How Do Snails Get Their Shells?


A snail's shell, which is made up of primarily calcium carbonate, begins forming during the snail's gestation period. Klaus Vartzbed/EyeEm/Getty Images

A lot of people like to spoil their pet hermit crabs. Do a quick Google search and you'll find designer shells built especially for the pocket-sized crustaceans. There's a market for the pretty trinkets because hermit crabs (mostly) live inside empty shells that other animals have left behind. Take one of these crabs out of its portable home and it'll scuttle off to find a new one.

Snails don't have this option. The slow-moving mollusks grow protective shells to which they are physically attached. Eviction means death, as no snail can survive being torn away from its private, calcified fortress. But how exactly do snail shells develop — and what sets them apart from some other types of animal armor?

Before we get to that, a bit of snail 101: The total number of snail species could be as high as 43,000. Most of us are familiar with the land-based varieties or those that live in ponds, but marine snails also exist. When it comes to procreation, certain species reproduce sexually while others are self-fertilizing hermaphrodites. Hey whatever gets the job done, right?

They do all have one thing in common: Snails all hatch from eggs. Generally, the parents lay these in loose soil or affix them to rocks, though a few species are ovoviviparous, meaning that their eggs hatch inside the mother's body. The newborns then squirm out and face the world.

Now back to that question on the shell. It's during the gestation period that a snail's shell begins to form. The mantle is a crucial organ possessed by mollusks such as snails. Its function? Making and developing shells. Calcium carbonate is the primary ingredient in snail shells (though small amounts of protein also go into the mix). So in order to build these shells, the mantle creates an electric current that helps the organism push calcium ions into place.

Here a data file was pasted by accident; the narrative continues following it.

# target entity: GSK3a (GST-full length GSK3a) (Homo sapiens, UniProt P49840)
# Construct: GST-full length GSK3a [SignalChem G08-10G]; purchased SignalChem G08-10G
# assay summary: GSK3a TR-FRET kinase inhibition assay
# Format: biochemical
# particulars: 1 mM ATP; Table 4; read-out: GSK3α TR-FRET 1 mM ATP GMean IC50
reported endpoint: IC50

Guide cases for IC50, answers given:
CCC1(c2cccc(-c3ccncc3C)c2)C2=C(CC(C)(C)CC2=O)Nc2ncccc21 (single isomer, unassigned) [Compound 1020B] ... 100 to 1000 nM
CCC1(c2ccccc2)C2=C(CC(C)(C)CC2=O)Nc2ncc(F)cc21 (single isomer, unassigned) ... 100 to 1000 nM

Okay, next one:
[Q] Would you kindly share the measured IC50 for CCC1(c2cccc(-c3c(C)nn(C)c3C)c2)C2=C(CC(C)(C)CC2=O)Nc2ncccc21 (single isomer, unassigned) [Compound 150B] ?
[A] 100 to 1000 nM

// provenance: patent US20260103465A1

Before hatching, a baby snail grows a protoconch, the first component of its shell. Once our little snail leaves the egg, healthy eating becomes a priority. The mantle will require additional calcium to strengthen and expand the shell. Instinct compels newborn snails to devour what's left of the calcium-rich egg they've just escaped. And thus begins a lifelong habit.

Snails of all ages and sizes need to keep eating foods that are high in calcium. This is one reason why the mollusks are so often considered pests; a few of them like to chow down on spinach, broccoli, turnip and other calcium-loaded crops. They can also get their calcium fix by swallowing soil or gnawing on limestone.

The protoconch comes with a small opening, or "mouth." The mantle adds new layers of calcium carbonate and proteins to the mouth from below. As the new material hardens at the mouth, the shell grows. Spiraling coils form around the protoconch, which gradually spins around and around, becoming the apex — or uppermost tip — of the snail's widening shell. Depending on the species, the protoconch will either remain there permanently or break off at some point.

Unlike nautilus shells, snail shells always coil to the left or to the right. That's another thing that varies from species to species. Most snails possess rightward-pointing shells, but there are a few whose shells are oriented toward the left. And in some species, the shell can coil in either direction.

If you were to cut open a snail shell, you'd notice several main layers in the cross-section. At the surface, there's the periostracum, a thin outer layer usually made with organic material. Below that, you've got a layer of hard calcium sitting atop a blanket of nacre — a resilient composite material better known as "mother of pearl."

One thing you won't find, however, is a network of nerves and blood vessels. Turtle shells contain both. In most cases, the shells we find in these much-adored reptiles are really networks of modified bones — like ribs, vertebrae and pelvic elements — that've been fused together and covered by hard plates. When a turtle's shell gets cracked, the body dispatches cells to try and repair the damage. Snails have a different method for fixing cracks: Calcium and protein secretions from their mantles can be used to help strengthen the damaged area.

Of course, having a shell — even one that can heal itself — does not guarantee safety. Ironically, a lot of nesting birds like to eat snails because their "protective" shells contain so much calcium. To keep one step ahead of predators, many snails have seriously upped their self-defense game. For example, the deep-sea species Chrysomallon squamiferum is covered in iron sulfide, giving the entire animal a strange, metallic appearance. Researchers have looked into the possibility of using this animal's amazing exterior to develop better armor for human soldiers. It wouldn't be the first time military technology took a cue from Mother Nature.